“Do I look like I’m from Sacramento?” begins Lady Bird, the film that marks the directorial debut of Sacramento native Greta Gerwig. Despite the protagonist’s deepest convictions that Sacramento is only worth it if you have a house in the Fab 40s, Lady Bird is one of the most beautiful love letters ever to be written about our city (I mean, there’s probably not many of those floating around, but that’s beside the point).
For the hometown premiere/sneak peek of Lady Bird, which took place at—where else—the Tower Theatre, Gerwig did more than just send a love letter to Sacramento. She delivered it herself, making her way down the (short) red carpet surrounded by flashing cameras and onlookers, heading to dinner at the neighboring Tower Café. And true to the Sacramento spirit, Gerwig took an Uber.
After appearing in more than 25 films including Frances Ha (2012), which she co-wrote with Noah Baumbach, Greenberg (2010), To Rome With Love (2012), Jackie (2016) and 20th Century Women (2016), Gerwig has an impressive stack of credits as an actress and cowriter. Lady Bird is her first time writing and directing a feature film. And holy cow(town), are critics loving it.
Wearing a simple black dress and silver heels, Gerwig gave the impression that she was on her way to her first school dance and she was nervous, but it was the kind of nervous that Molly Ringwald owned in every John Hughes movie in the ‘80s. Gerwig was still the coolest girl in the room. And she was happy to be here. She leaned in as I peppered her with questions about Sacramento. “I love it here. I was raised here, my family is here, I hate that I don’t get back enough,” she said.
Lady Bird is a coming-of-age story about a very confident Catholic-high-school senior, Christine “Lady Bird” McPherson, played by a feisty Saoirse Ronan, who hates Sacramento, hates her all-girl Catholic school and hates her mother—played by a wounded-yet-tough Laurie Metcalf. Lady Bird is hell-bent on getting the fuck out of Dodge.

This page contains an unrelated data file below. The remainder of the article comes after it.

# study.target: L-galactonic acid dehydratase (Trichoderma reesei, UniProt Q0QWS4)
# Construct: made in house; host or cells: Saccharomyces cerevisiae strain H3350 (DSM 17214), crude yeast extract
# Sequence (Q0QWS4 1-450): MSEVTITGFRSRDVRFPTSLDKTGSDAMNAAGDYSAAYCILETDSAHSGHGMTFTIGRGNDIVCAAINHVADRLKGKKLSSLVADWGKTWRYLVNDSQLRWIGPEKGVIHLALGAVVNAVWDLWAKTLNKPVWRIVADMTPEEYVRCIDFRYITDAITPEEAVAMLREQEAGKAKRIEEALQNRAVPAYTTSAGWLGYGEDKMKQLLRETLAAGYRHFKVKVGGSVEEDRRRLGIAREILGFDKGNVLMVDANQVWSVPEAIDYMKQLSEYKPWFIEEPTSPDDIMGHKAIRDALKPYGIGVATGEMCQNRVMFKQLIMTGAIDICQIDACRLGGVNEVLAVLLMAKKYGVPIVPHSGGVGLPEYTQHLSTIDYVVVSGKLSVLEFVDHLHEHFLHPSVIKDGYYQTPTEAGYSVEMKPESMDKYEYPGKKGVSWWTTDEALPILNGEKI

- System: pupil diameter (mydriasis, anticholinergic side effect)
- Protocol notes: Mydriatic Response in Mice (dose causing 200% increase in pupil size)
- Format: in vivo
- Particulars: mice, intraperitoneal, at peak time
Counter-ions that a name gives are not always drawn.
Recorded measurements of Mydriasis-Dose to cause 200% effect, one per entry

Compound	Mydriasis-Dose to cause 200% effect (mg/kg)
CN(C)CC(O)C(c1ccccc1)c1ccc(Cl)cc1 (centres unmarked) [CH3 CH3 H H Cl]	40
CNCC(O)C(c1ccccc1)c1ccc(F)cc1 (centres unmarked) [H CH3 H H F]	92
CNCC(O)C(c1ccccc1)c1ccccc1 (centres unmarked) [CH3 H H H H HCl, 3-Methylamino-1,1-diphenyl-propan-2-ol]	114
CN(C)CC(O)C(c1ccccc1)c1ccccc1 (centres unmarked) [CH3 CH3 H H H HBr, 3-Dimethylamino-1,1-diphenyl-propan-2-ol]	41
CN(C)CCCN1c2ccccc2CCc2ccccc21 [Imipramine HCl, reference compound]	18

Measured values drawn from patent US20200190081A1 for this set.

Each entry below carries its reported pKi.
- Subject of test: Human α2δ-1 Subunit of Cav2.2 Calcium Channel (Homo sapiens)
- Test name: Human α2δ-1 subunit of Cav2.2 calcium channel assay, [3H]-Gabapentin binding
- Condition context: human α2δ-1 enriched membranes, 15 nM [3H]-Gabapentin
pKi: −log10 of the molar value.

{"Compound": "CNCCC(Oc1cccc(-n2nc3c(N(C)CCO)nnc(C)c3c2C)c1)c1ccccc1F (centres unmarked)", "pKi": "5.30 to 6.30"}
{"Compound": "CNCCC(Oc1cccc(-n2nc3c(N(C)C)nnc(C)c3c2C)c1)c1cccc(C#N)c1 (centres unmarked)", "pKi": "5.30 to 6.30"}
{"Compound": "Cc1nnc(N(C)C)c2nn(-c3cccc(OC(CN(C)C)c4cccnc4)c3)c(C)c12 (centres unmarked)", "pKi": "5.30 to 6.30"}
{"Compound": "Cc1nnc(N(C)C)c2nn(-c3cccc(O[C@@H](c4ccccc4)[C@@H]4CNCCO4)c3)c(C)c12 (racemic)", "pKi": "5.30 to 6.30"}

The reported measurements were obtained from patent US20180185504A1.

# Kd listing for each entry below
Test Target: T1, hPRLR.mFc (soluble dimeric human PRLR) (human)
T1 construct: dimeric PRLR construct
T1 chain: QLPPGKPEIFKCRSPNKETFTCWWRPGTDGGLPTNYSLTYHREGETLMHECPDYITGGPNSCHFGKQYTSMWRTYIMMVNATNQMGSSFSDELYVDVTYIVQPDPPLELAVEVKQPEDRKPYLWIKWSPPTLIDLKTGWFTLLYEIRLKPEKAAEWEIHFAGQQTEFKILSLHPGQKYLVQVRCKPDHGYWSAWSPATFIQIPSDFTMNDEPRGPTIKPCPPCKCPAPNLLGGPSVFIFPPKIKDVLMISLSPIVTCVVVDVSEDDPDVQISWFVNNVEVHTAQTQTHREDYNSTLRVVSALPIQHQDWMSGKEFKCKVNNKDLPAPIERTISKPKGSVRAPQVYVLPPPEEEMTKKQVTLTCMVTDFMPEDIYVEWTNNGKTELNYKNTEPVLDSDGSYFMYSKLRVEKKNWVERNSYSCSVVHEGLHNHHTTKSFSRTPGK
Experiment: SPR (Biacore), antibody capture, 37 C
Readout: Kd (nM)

Just like Lady Bird, Gerwig attended an all-girl Catholic school (St. Francis High School, where else?) in the early 2000s, where she undoubtedly hung out in the same places as her leading lady in the film. While this movie is not an autobiographical depiction of Gerwig’s teenage years, there are emotional similarities and parallels within her own life.
“There’s going to be a lot here that you recognize,” she laughed as she addressed the Tower Theatre, filled with friends and family, which made the sentiments all that more sweet. According to Gerwig, her first-ever crush was also sitting in the theater (watch out, Noah Baumbach!).
Gerwig said Lady Bird is a love story, but not in the traditional sense.
“I wanted this to be a love story between a mother and a daughter,” she said. “I feel like that’s such a beautiful, complicated, amazing relationship that doesn’t get enough time in movies. We treat it like it’s a side-note to the main story, which is usually a romance for a woman. But what if that’s the main romance? I mean, I think everybody knows that moment in a movie where a person runs through the airport looking for someone, but what if it’s a mother looking for a daughter?”
As the two central characters in the film bicker and disagree with each other as mothers and daughters do, Gerwig said the chemistry between Ronan and Metcalf was on-point from the beginning.
“When Saoirse read the script she contacted me and said, ‘I know I’m from a tiny town in Ireland, but I’m telling you, I know this story. I know it in my bones. I know I can do this,’” Gerwig explained. “And she was right.”
As for Metcalf, who nails the part of the prickly-yet-lovable Marion, “After I offered her the role, she said, ‘I currently have a 17-year-old who is trying to kill me, so let’s do this movie,’” Gerwig recalled.
Gerwig’s goal was to have her characters be nothing more than real.
“The daughter can be a jerk, it doesn’t mean she’s a jerk completely. You can say the wrong thing and want to take it back,” she said. “If you try to paint it as all ‘perfect,’ the love wouldn’t seem real. And the love seems real because these are not perfect people. And there are no perfect people.”